Wednesday, September 24, 2014

Teachers and Police

After the roiling of the waters between the PBA and the UFT I've started writing a series of articles for my column in The Wave on teachers and police. Here are the first two.
School Scope: Teachers and Cops
By Norm Scott
Published in The Wave, Sept. 5, 2014

Welcome to the new school year to teacher and parent School Scope readers. For those involved in schools, the new year really begins in September. (Those Jews were really onto something.) Thanks to the Wave for continuing to feel education matters enough to continue offering the space. Rockaway isn’t all about surfing and ferries and de Blasio bashing. While I’m not his biggest fan, I imagine more people in Rockaway are impacted by his new and enormously high cost pre-k program that will offer daycare and education for their children at no cost than the loss of the ferry. Reading the Rockaway press, one would never know – though the Wave did do a story on pre-k recently. I better stop going on about the ferry because my wife loves the ferry and since I don’t cook I don’t want to starve.

What I really want to talk about is the situation between the police and teacher unions and the relationship between rank and file teachers and police. We all know about the situations in Staten Island and in Ferguson Missouri and the Al Sharpton led march in Staten Island, which UFT President Michael Mulgrew supported and was slammed by PBA president Patrick Lynch. There was and continues to be much turmoil inside the UFT, with some teachers starting school wearing tee-shirts as a response to the UFT participation in the protests by wearing "UFT for NYPD" t-shirts with the logo, “New York’s Brightest Supports New York’s Finest: Thank you #NYPD.” There are also large groups of teachers who are outraged when they hear this and want to wear counter tee-shirts like “Copwatch.” And then there’s the Al Sharpton issue.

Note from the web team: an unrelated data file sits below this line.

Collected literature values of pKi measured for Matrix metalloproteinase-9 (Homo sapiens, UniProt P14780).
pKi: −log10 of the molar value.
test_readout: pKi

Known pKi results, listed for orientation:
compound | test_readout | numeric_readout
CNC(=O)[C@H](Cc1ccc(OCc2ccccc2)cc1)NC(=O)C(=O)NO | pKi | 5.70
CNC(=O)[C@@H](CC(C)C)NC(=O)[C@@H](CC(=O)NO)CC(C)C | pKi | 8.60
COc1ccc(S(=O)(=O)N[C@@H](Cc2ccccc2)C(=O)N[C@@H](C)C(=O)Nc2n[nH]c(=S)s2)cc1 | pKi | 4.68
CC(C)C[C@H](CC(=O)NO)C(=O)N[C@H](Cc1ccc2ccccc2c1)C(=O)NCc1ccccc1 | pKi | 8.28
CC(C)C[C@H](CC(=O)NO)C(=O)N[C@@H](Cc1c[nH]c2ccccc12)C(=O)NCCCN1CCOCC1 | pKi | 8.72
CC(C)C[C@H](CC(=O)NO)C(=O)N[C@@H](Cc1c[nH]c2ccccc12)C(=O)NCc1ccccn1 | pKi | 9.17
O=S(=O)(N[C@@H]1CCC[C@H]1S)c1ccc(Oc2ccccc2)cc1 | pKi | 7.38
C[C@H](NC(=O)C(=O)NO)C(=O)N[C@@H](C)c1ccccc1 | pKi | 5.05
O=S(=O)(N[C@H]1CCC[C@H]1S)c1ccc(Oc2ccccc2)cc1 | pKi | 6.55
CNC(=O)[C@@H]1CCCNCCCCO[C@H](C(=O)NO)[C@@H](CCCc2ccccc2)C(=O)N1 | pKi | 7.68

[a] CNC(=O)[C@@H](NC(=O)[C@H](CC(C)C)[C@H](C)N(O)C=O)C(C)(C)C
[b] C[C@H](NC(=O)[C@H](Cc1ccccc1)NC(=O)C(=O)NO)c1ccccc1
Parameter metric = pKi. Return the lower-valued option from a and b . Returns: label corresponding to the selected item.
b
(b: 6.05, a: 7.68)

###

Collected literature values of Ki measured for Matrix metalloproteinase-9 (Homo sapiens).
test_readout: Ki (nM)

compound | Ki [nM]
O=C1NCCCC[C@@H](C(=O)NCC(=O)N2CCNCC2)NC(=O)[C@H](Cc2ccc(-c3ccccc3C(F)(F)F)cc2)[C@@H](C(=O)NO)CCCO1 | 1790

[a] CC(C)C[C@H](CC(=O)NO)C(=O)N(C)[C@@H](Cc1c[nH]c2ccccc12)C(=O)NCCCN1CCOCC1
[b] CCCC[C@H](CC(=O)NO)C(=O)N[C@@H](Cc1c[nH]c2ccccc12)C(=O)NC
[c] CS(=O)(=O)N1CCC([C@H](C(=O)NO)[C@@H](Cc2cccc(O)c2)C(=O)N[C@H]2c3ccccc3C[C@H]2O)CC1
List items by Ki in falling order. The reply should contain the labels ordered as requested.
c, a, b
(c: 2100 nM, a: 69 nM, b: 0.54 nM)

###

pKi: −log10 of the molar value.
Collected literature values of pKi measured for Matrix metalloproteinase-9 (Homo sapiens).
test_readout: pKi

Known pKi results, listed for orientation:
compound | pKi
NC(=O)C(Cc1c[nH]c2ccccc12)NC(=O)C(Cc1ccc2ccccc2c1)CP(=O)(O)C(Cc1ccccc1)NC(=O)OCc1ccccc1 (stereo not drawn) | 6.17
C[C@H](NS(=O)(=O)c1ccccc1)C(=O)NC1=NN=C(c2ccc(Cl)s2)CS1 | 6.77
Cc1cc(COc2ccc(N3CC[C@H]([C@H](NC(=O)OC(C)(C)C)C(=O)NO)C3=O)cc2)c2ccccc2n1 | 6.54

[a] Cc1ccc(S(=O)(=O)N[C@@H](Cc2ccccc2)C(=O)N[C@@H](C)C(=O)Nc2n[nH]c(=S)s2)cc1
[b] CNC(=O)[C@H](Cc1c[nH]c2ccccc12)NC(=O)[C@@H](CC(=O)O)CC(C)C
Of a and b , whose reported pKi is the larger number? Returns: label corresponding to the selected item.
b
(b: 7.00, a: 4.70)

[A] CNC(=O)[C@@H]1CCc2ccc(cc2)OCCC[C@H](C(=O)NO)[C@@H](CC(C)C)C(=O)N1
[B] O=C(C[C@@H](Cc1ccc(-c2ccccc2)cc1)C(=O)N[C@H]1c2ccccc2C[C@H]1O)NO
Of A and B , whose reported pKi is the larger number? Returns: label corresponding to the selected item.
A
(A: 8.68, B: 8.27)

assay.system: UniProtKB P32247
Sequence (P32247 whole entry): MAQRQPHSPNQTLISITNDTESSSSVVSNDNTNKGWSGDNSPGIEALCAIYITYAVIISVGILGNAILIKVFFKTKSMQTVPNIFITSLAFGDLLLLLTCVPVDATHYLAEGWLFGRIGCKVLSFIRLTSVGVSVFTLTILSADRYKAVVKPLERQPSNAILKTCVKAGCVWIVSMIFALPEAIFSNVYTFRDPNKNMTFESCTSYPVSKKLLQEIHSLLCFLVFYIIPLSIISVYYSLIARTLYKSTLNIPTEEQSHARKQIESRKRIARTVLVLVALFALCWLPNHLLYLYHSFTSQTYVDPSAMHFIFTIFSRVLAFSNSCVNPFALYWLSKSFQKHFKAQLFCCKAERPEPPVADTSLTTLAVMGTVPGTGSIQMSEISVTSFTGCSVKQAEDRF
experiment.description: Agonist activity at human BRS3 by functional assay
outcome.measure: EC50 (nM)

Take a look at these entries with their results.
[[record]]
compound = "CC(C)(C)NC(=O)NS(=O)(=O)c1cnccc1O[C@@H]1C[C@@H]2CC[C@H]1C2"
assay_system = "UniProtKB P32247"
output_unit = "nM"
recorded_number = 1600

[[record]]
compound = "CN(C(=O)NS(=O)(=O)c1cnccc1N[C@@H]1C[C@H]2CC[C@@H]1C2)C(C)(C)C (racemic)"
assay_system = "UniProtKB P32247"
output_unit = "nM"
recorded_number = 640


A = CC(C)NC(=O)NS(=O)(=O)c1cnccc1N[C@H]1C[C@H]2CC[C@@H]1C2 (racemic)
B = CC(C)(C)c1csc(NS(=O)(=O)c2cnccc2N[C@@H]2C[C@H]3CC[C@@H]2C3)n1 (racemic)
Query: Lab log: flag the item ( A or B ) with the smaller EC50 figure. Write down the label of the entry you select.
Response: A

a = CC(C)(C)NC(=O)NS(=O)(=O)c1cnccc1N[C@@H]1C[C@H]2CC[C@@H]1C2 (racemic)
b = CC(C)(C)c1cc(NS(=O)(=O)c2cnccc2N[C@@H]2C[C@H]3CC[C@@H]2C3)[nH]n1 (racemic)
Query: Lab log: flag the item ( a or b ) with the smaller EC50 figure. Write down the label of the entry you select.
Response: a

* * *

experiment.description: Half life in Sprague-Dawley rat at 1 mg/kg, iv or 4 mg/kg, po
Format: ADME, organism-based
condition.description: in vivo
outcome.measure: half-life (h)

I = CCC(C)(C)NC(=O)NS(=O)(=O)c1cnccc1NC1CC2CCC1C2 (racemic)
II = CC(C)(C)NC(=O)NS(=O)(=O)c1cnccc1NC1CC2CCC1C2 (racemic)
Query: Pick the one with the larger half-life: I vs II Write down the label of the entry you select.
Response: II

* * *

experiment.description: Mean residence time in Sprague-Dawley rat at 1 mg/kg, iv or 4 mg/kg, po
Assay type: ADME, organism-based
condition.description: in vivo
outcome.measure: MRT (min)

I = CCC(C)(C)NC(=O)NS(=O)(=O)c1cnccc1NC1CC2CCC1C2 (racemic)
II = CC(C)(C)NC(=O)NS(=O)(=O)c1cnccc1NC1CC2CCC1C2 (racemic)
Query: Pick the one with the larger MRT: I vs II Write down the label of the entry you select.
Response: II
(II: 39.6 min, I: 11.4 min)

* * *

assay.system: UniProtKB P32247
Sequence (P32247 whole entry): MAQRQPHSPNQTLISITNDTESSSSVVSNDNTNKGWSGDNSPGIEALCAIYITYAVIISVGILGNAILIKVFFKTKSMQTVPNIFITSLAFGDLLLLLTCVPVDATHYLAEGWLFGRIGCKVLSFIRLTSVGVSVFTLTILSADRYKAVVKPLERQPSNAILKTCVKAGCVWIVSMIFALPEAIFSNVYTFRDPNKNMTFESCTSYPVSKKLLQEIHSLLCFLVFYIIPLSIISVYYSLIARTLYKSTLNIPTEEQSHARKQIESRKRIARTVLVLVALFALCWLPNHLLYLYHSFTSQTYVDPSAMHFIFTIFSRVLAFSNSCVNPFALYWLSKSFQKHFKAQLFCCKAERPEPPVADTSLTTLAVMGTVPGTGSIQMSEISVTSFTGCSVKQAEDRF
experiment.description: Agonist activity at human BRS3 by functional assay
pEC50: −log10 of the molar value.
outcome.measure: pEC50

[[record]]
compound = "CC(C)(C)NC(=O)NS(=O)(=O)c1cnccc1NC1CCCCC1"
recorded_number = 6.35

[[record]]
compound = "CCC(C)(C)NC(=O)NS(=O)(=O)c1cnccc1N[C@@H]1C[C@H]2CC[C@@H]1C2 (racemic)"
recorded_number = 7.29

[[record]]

Oy! And you think I can sort all of this out in 800 words? Mark Healey would have to give me an entire issue of the Wave. Well, I have to head off for Anita Ruderman’s Hot Yoga class, which will clear my head so I can deal with this issue in a rational manner. Look for a series of follow-up articles. As usual you can find my daily diatribes on

Teachers and Cops
By Norm Scott
Published in The Wave, Sept. 19, 2014

A few weeks ago I started writing in this space about the sometimes delicate but often interesting relationship between the teacher and police union, brought to a head by the death of Eric Garner in Staten Island and the Al Sharpton lead march which was supported by UFT President Michael Mulgrew who was trashed by PBA head Patrick Lynch. Lynch made a pointed reference to what he termed Mulgrew’s “defense of bad teachers” and how would he feel if the PBA supported efforts to go after these teachers. First of all, unlike the PBA which will defend any cop anytime under all circumstances, the UFT often abandons teachers in trouble even when there is flimsy or no evidence against them. I’ve seen 30 year teachers with perfect records chopped to bits over one alleged transgression, at times arrested by the very members of Lynch’s union. At no point have I ever heard Lynch make a peep about this situation or offer any support to teachers and the UFT. Maybe behind the scenes he had conversations with his members – hey, give our fellow unionists a break when called into a situation – like use your judgment and act accordingly bases on your assessment of the situation.

Somehow I don’t think this happened. So when Lynch went ballistic on Mulgrew I sort of rolled my eyes. I personally did not support the march because of Sharpton’s leadership and because the entire concept of a march for social justice is more to make the participants feel good than to accomplish much. I do believe in due process for police officers, just as I strongly fight for due process for teachers – that is called tenure. I wish the PBA had taken a stand for us all these years that teachers have been under assault.

Next time I’ll talk about the record of the cop who applied the choke hold, tell some stories of 2 African-American teachers accused by children of “hitting” them and how different police officers reacted when called to the school.

Norm blogs at

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